Another Canadian Company

Cadex Defence was present at SHOT as well.

Vault Distribution

Greg (l) and Rick (r) representing Canada’s Vault Distribution

Imagine TPF’s surprise when on every single cover of the thick SHOT Show exhibitor listing guidebook is a large sticker denoting VAULT Distribution and their booth location. Now while Vault Distribution was founded back in 2009; 2015 was its first as an official SHOT Show exhibitor. A Canadian company getting pretty much top exposure to every single attendee who grabs that book, and there were tens of thousands of attendees. Simply amazing! TPF stopped by Vault Distribution’s booth throughout the duration of the SHOW to talk a bit with Mr. Steve Ricker and Mr. Greg Zeitler. Like several other Canadian companies, Vault Distribution has attended SHOT Shows in the past seeking out product lines to deal in and thereby bring those products to the Canadian marketplace. For several years now Vault Distribution has been synonymous with firearms from Kel-Tec CNC Industries Inc., but they also deal with SIG Sauer firearms and Trace Optics to name a couple of other brand names. They will likely be bringing in more products and more brand names in the future, at least we at TPF-Online hope so. However, with how busy the Vault guys were, especially in the latter days of the SHOT Show, odds for Vault Distribution doing just that are better than average!

2nd Ann. Gathering @ SHOT

The 2nd Annual Canadian Industry SHOT Show Gathering

As has become tradition over the last several years, the CSSA has held various sized Canadian gatherings during the course of SHOT Show. In 2013 was the beginning of the truly sponsored gathering, with a few supporters tossing in a few hundred dollars for food and drink that year. Last year in 2014, the CSSA hosted the first officially sponsored Canadian gathering and it was a great success. In 2015, the gathering was altered slightly in two ways. The CSSA partnered up with the Canadian Sporting Arms and Ammunition Association (CSAAA), and the event was by “invite” only. Readers will notice that the word invite is in quotes. In 2014 there was a generic posting for the event across every imaginable cost effective medium available, and that included several online forums, and a ton of word of mouth. This time around there was a conscious decision to make the event more geared toward the Canadian industry that was attending the SHOT Show. Businesses were contacted via emails and phone calls and asked if they wished to attend, and were sent initiations via mail. However, even though invitations were distributed, anyone association with the industry was allowed access. It was surprising to see that the CSSA’s rivals, the NFA was allowed into the event as the author knows they did not get sent invitations. As the CSSA hosts stated to TPF, it is a Canadian industry gathering and all were welcome. Kudo’s to the CSSA for not playing the “Invite Only” card, very professional and courteous of them.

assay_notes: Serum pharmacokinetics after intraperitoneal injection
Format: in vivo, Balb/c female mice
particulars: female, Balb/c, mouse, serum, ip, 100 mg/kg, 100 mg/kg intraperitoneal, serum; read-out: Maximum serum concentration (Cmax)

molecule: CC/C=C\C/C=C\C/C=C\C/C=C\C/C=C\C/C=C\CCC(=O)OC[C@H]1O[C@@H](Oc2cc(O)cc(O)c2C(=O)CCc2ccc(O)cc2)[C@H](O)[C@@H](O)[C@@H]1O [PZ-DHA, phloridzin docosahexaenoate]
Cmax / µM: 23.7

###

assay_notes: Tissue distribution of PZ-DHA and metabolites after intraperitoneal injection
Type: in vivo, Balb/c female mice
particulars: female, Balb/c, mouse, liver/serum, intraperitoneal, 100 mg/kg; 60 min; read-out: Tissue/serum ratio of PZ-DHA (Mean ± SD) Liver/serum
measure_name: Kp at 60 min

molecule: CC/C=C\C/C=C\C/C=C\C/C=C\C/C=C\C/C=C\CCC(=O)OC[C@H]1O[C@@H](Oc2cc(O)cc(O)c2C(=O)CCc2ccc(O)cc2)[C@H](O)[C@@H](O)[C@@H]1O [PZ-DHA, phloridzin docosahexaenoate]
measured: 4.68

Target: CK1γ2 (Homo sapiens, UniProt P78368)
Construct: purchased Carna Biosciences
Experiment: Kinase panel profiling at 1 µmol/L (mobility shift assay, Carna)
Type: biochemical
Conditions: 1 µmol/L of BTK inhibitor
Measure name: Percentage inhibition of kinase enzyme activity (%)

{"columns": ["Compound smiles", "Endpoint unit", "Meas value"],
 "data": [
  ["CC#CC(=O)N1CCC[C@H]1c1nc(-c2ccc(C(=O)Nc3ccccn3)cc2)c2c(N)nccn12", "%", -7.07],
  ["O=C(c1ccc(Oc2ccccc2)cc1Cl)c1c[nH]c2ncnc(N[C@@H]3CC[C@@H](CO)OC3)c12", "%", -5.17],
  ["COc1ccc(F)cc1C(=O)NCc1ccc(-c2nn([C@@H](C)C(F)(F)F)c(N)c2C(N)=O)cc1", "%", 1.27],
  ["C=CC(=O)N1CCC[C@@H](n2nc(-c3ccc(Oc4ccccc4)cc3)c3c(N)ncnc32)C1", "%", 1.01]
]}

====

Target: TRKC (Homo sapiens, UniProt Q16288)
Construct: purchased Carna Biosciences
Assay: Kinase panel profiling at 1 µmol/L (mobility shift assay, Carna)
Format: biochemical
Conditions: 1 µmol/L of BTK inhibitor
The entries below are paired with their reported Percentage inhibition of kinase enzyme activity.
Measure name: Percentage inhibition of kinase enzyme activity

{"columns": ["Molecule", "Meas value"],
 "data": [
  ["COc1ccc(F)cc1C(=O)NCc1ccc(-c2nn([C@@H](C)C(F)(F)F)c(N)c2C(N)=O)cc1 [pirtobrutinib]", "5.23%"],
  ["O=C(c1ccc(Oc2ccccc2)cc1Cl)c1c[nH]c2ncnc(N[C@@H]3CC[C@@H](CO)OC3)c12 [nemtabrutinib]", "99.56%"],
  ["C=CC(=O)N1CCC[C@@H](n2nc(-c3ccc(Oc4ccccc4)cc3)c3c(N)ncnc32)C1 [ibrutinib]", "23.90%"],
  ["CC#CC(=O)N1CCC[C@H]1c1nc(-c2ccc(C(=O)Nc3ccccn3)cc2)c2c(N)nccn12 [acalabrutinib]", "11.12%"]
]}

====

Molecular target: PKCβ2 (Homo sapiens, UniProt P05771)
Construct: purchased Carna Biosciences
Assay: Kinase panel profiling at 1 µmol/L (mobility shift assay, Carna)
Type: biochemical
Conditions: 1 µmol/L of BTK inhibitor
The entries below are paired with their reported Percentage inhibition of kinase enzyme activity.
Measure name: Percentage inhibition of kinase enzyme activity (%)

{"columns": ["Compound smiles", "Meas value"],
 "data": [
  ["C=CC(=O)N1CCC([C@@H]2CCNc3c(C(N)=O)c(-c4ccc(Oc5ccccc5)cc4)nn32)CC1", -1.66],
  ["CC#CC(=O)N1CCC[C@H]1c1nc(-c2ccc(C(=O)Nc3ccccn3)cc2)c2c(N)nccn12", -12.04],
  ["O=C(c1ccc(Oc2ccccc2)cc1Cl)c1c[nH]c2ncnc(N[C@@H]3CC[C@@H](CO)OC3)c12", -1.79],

Before the event

The empty room prior

An hour after start

Soon after the doors opened

A special thanks has to go out to the sponsors of the event, it was easily as large as last year’s in attendance, but so many more industry attendees. Noted sponsors at the event were as follows.

Platinum Level Sponsorship:

Gold Level Sponsorship:

Silver Level Sponsorship

Bronze Level Sponsorship

Honourable Mention

Many thanks must be given to ALL attendees of the CSSA/CSAAA event, it was a very good and positive event, and you can bet that there will be another for next year! If you do decide to purchase products from or through one of the event supporters, please reference TPF-Online if you remember.

Alas like Christmas, the SHOT Show only comes around once per year… Which may or may not be a good thing. As stated in past installments, the SHOT Show is brain overload for new attendees, with over a billion dollars of product on display including prototypes, new releases, versions of older stuff, and regular line item products. If you ever get a chance and are able to get access, you should attend at least once to experience just how awesomely huge the industry is… Many thanks for reading here at Tactical, Practical and Fantastical.